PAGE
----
The Best Mortgage Lenders and Rates

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Owning our own home is part of the classic American dream, but with the median home value in the U.S. recently around $215,000, few of us are ever able to buy a home with cash. Thus, most of us need mortgages and need to be familiar with various home mortgage companies, mortgage lenders, and current mortgage interest rates.

Here are our picks of the best mortgage lenders:

  • Quicken/Rocket Mortgage -- Best for fast application and customer satisfaction
  • Guaranteed Rate -- Best for diverse loan terms and customer satisfaction
  • SoFi Mortgage -- Best for low upfront costs
  • Lenda -- Best for no fees for origination

Quicken/Rocket Mortgage

Best for: Fast application and customer satisfaction

Quicken/Rocket Mortgage may be the most well-known mortgage lender on this list and we believe that is for good reason. Not only does Quicken/Rocket Mortgage offer a seamless online application, but the lender also scores high in customer satisfaction, having locked down the top customer satisfaction spot for J.D. Powers’ primary mortgage origination for eight years running (2010-2017). Outside of customer satisfaction, Quicken/Rocket Mortgage has a diverse set of offerings that meets the needs of homebuyers across the credit score spectrum.

Lender Credit Score Required Loan Types Key Features
Quicken/Rocket Mortgage -580 FHA
-620 standard mortgages
-FHA and VA
-ARMs and fixed
-1% down option
-Jumbo's and reverse
-Fast online app
-Competitive rates
-High customer satisfaction
-Diverse loan terms
-Licensed nationally

Guaranteed Rate

Best for: Diverse loan terms and customer satisfaction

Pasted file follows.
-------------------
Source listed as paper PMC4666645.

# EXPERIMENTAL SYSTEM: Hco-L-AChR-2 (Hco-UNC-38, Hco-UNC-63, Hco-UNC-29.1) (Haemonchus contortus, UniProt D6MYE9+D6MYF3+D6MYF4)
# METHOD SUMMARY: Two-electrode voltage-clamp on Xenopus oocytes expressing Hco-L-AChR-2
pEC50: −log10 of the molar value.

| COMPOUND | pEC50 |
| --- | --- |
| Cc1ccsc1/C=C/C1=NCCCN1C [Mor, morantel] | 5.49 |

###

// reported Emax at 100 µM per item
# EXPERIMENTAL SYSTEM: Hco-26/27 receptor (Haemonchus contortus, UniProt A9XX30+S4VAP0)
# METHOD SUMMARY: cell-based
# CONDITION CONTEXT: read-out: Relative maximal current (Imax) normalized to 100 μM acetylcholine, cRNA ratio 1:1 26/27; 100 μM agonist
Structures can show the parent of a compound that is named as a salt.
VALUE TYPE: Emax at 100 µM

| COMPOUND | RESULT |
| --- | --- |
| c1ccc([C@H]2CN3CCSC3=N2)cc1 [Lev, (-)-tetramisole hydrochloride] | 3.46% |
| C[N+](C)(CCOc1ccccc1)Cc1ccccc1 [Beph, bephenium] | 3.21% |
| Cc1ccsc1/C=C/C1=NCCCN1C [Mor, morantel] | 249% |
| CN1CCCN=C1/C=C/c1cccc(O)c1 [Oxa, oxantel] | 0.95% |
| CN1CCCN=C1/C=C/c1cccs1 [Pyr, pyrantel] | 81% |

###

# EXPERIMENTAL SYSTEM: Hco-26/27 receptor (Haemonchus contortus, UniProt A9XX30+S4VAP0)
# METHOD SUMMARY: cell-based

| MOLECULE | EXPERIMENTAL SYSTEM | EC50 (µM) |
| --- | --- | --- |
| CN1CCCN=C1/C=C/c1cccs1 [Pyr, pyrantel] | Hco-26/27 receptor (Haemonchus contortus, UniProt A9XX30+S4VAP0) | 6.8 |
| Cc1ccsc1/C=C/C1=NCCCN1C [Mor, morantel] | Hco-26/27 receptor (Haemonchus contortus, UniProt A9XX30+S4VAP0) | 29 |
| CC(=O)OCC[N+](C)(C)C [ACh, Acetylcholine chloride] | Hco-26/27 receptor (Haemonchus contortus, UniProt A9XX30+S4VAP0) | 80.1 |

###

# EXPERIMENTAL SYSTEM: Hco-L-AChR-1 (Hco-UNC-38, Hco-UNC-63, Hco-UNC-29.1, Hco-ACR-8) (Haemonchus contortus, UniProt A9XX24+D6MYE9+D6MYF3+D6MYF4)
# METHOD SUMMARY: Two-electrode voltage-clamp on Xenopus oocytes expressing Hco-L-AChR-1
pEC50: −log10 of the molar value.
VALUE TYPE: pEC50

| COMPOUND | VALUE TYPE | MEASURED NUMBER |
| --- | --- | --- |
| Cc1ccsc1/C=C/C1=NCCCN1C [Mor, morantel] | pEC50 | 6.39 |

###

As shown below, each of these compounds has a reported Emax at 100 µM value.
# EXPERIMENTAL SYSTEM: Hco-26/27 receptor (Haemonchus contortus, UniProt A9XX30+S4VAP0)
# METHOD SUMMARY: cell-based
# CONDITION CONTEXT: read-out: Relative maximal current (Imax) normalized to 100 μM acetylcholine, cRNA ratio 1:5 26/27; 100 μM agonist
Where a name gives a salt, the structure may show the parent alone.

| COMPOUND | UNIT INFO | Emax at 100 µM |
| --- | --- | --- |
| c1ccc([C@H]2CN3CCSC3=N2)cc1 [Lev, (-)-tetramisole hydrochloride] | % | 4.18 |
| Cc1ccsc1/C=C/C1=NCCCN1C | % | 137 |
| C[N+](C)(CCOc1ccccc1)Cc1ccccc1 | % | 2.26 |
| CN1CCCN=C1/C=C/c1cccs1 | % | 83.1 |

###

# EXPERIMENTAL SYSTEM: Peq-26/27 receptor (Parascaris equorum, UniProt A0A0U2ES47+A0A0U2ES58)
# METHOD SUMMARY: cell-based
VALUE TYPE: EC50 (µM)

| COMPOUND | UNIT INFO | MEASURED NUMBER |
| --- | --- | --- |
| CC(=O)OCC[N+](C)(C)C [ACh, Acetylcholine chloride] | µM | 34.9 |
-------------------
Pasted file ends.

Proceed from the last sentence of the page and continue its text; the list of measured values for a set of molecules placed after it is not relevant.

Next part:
Guaranteed Rate goes toe-to-toe with Quicken/Rocket Mortgage on many fronts. The lender offers competitive rates, a diverse set of loan offerings for many credit scores, has an easy-to-use online application, and scores high in customer satisfaction ratings. One differentiating factor is Guaranteed Rate has 1,700 branches nationally, should homebuyers prefer a face-to-face application process.

Lender Credit Score Required Loan Types Key Features
Guaranteed Rate -580 FHA
-620 standard mortgages
-FHA and VA
-ARMs and fixed
-Fast online app
-1,700 branches

SoFi Mortgage

Best for: Low upfront costs

SoFi brings an innovative approach to mortgage underwriting and cares less about borrower credit scores and debt-to-income ratios as it does about income, stable employment, future earnings potential, and bill payment history. This alternative model enables SoFi to home in on its target market while cutting origination and application fees while offering rates in line with competitors.

Lender Credit Score Required Loan Types Key Features
SoFi Mortgage N/A -30y, 15y Fixed
-7y ARMs
-Interest-only ARMs
-Online app
-Competitive rates
-Low upfront costs